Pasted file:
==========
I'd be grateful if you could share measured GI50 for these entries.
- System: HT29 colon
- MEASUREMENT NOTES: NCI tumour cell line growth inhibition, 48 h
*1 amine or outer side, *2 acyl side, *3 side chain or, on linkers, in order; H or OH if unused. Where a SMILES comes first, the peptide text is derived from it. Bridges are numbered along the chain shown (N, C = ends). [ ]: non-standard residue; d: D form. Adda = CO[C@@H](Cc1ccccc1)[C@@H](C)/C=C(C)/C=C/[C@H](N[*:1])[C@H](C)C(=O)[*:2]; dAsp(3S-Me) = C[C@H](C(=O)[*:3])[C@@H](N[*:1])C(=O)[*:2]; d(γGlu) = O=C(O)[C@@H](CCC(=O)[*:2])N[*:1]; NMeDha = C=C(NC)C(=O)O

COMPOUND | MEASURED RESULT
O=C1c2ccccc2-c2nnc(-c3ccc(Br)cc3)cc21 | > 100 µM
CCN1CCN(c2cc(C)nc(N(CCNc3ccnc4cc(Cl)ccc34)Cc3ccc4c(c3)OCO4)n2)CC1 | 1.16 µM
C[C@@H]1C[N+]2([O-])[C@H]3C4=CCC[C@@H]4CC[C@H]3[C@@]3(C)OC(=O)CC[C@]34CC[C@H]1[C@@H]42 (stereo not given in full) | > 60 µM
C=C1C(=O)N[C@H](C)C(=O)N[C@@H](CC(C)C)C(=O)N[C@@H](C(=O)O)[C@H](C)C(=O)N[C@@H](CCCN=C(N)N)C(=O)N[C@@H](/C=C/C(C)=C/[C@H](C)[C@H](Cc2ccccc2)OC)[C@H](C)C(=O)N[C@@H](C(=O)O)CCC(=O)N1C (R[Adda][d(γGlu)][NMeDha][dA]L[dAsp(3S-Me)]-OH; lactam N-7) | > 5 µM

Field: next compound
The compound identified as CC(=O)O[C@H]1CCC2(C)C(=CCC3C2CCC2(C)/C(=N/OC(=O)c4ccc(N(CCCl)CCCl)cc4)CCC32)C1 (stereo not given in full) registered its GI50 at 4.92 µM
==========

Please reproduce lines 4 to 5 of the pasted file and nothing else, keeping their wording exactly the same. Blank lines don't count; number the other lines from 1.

*1 amine or outer side, *2 acyl side, *3 side chain or, on linkers, in order; H or OH if unused. Where a SMILES comes first, the peptide text is derived from it. Bridges are numbered along the chain shown (N, C = ends). [ ]: non-standard residue; d: D form. Adda = CO[C@@H](Cc1ccccc1)[C@@H](C)/C=C(C)/C=C/[C@H](N[*:1])[C@H](C)C(=O)[*:2]; dAsp(3S-Me) = C[C@H](C(=O)[*:3])[C@@H](N[*:1])C(=O)[*:2]; d(γGlu) = O=C(O)[C@@H](CCC(=O)[*:2])N[*:1]; NMeDha = C=C(NC)C(=O)O

COMPOUND | MEASURED RESULT